With Grindr’s “Into” Shutting Down, What’s Next for Queer Media?

Former "Into" editor Trish Bendix opens up about the site's closure, the future of LGBTQ media, and that infamous Ariana Grande story.

If you’ve checked up on your fave LGBTQ media outlets in the past 48 hours, you might’ve heard that Into, Grindr’s nearly two-year-old online editorial platform catering to the LGBTQ community, has folded. Trish Bendix, Into’s former managing editor, confirmed to NewNowNext that the closure was due to a “pivot to video” mentality.

It was a hard pill to swallow for Bendix, who joined the Into editorial team in November 2017 after its soft launch that summer. The news also comes shortly after the site published a very meta exposé claiming Grindr’s president and former CTO was anti-marriage equality—and after former editor-in-chief Zach Stafford left to helm Pride Media’s The Advocate. Still, Bendix says she didn’t see the editorial and social teams’ departures immediately on the horizon.

“You just never feel secure in your job in media, first of all,” she says. “It doesn’t even matter how great of a job you’re doing; you will get fired because they can’t afford it anymore. I see so many reporters and editors who this happens to constantly, so I’m never under any delusion of grandeur that I’m always safe. And you’re always a little bit nervous after a huge shake-up happens. After Zach left, we had a lot of uncertainty about the future, but we didn’t know that that meant that we were going to be let go.”

But Bendix, whose long resume includes a tenure as Editor-in-Chief of the queer women’s site AfterEllen and writing for outlets including NewNowNext, is still immensely proud of projects she led at Into. She credits the site’s staff writers and robust list of freelance contributors—many of whom depended on fair and speedy pay from Into to get by—for helping the small site grow in such a short amount of time. A goodbye letter from the editorial team, published after the mass layoffs in a Google Doc, cited the outlet’s award-winning reporting on pertinent issues affecting LGBTQ people around the world.

“I was really proud of getting people from the international community to tell their own stories about their own places,” Bendix explains. “It was amazing to actually speak with activists or writers or content creators. Sometimes they were very green or hadn’t even written something before or created something before, but we worked with them—working with translators, working to help craft the narrative so that they were the ones who were in charge of it.”

Of course, no job is perfect; though Grindr supported Into’s editorial and video projects from the very beginning, Bendix says higher-ups at the site’s parent company failed to see how its content could generate a sizeable profit. It’s an industry-wide problem, she says: Prospective advertisers might be wary about advertising their product or service next to an article about gay sex or queer culture. (Outlets like Out or The Advocate, which have legacy appeal; can offer celebs glossy magazine cover spreads; and historically skew more “cis, white, and male,” don’t struggle with this as much, Bendix believes.)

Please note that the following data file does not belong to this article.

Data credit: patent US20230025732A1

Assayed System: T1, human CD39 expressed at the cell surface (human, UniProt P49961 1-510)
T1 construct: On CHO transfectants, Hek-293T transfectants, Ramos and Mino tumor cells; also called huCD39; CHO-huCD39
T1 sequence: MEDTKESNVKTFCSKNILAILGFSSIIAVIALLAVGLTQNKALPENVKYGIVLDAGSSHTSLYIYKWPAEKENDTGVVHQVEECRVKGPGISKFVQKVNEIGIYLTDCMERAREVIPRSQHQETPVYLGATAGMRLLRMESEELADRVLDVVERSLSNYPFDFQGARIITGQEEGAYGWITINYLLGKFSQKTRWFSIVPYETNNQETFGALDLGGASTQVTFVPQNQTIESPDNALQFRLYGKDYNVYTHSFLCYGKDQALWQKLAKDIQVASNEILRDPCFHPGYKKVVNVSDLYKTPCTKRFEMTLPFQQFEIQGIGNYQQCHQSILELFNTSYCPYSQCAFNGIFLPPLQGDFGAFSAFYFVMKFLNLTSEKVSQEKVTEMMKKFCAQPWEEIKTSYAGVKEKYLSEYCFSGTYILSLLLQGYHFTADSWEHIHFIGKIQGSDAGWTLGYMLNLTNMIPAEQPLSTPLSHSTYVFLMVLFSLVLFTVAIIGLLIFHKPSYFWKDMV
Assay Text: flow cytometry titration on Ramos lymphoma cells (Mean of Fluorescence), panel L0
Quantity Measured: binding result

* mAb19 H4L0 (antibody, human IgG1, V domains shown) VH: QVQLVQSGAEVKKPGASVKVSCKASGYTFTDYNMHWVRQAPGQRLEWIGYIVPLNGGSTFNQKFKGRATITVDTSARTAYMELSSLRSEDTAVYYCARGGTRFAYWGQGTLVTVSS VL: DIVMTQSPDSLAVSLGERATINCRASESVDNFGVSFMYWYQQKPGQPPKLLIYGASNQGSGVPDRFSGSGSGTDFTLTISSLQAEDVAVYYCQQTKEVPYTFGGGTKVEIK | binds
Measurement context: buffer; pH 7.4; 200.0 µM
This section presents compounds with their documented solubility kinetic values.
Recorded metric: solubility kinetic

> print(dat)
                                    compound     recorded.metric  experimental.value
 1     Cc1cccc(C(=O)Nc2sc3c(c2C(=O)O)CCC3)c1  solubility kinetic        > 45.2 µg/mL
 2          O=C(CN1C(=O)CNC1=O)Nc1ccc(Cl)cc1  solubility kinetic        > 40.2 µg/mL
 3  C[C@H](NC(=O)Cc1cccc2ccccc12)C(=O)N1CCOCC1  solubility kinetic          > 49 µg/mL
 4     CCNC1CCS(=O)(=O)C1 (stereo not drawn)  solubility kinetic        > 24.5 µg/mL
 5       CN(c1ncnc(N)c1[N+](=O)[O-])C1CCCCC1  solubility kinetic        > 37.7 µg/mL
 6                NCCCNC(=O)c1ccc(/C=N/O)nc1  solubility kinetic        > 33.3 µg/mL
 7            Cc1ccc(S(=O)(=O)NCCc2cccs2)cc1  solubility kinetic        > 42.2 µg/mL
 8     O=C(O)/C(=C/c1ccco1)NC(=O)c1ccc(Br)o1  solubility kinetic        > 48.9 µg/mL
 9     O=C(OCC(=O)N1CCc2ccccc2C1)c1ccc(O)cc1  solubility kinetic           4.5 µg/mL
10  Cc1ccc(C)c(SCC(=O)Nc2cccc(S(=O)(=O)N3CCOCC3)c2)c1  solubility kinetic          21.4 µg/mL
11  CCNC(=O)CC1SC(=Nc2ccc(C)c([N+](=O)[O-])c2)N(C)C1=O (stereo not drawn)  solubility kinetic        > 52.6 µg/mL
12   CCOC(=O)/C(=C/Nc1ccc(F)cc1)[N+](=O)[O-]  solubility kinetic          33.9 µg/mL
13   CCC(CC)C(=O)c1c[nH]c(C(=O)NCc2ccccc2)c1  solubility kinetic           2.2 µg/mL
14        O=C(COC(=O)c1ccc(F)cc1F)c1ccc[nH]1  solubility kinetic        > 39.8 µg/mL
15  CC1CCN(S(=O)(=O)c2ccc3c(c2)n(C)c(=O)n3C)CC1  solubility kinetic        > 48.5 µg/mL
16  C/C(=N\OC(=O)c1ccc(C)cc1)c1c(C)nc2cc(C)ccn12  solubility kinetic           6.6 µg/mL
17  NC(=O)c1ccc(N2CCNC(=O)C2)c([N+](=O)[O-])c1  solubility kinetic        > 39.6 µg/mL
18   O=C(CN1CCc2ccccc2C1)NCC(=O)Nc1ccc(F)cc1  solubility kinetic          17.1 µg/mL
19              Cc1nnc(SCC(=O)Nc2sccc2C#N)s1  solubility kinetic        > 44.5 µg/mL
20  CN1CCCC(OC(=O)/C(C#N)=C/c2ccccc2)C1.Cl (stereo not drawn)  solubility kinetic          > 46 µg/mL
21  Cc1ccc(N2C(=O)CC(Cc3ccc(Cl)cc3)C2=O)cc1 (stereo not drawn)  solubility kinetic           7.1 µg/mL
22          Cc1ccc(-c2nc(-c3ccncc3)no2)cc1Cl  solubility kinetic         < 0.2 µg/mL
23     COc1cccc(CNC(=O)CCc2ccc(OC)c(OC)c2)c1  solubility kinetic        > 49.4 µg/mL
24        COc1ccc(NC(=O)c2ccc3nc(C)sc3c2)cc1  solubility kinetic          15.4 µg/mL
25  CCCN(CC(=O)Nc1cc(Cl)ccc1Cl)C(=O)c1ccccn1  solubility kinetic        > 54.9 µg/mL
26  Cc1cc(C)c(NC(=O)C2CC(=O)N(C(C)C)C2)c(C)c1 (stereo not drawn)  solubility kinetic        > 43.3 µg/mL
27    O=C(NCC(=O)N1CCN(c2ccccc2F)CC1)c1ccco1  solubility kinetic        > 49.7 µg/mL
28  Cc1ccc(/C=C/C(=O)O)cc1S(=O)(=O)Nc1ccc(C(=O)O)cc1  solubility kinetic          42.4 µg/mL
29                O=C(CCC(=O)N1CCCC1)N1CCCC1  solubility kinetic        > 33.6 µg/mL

That, and Into fell prey to the push for “flashy video content.”

Going forward, Bendix hopes LGBTQ media outlets continue to center diverse voices from the queer community. Queer media in 2019 is a “scary place” to be, she admits. For a while, it seemed like mainstream outlets—think NBC News or The Huffington Post—believed the future of LGBTQ media lay in queer verticals on non-queer sites. But even NBC Out and HuffPost Queer Voices are no longer the “[beacons] of queer media,” she says. In her overwhelming experience, writers and editors in this niche end up “having to decide if you just want to be a business person about the content” and write what’s profitable.

“And that’s not typically why most of us who like to write get into this industry,” she shares. “So it’s one of those things where you just either have to be okay not making a ton of money, but doing it because your heart’s in it—and also not getting too burned out. Especially when you’re writing about your own community; there are just so many things at play. You know, you can’t just leave your identity at the door, go inside, and report on it.”

Does Bendix have any regrets from her time at Into? “Well,” she says, pausing to laugh, “there’s one Ariana Grande story I would’ve never published.” (Stafford, her former editor, is in agreement and issued a statement apologizing for the controversial op-ed about Grande’s “Thank U, Next” music video.)

Still, she’s hopeful that there’s a market for LGBTQ voices and queer stories in media, queer (think Condé Nast’s Them, Viacom’s NewNowNext, Pride Media’s Out or The Advocate, etc.) and mainstream/non-LGBTQ. Bendix believes that the onus is “mostly on editors out there” to make sure that they’re finding diverse writers to tell diverse stories: “I just want [editors] to look for these writers. They exist!”

Brooklyn-based writer and editor. Probably drinking iced coffee or getting tattooed.